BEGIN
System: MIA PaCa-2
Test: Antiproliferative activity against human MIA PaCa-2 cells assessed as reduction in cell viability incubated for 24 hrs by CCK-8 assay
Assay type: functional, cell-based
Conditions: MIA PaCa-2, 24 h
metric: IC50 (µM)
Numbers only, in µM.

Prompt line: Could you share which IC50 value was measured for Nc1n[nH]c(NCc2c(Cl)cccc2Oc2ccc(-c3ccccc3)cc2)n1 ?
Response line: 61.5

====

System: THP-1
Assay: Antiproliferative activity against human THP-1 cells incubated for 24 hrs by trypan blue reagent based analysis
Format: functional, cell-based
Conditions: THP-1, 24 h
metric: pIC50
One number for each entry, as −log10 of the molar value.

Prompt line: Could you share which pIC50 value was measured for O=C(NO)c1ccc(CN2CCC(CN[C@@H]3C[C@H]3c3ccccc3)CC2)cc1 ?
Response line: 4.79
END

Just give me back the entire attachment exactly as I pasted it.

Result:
System: MIA PaCa-2
Test: Antiproliferative activity against human MIA PaCa-2 cells assessed as reduction in cell viability incubated for 24 hrs by CCK-8 assay
Assay type: functional, cell-based
Conditions: MIA PaCa-2, 24 h
metric: IC50 (µM)
Numbers only, in µM.

Prompt line: Could you share which IC50 value was measured for Nc1n[nH]c(NCc2c(Cl)cccc2Oc2ccc(-c3ccccc3)cc2)n1 ?
Response line: 61.5

====

System: THP-1
Assay: Antiproliferative activity against human THP-1 cells incubated for 24 hrs by trypan blue reagent based analysis
Format: functional, cell-based
Conditions: THP-1, 24 h
metric: pIC50
One number for each entry, as −log10 of the molar value.

Prompt line: Could you share which pIC50 value was measured for O=C(NO)c1ccc(CN2CCC(CN[C@@H]3C[C@H]3c3ccccc3)CC2)cc1 ?
Response line: 4.79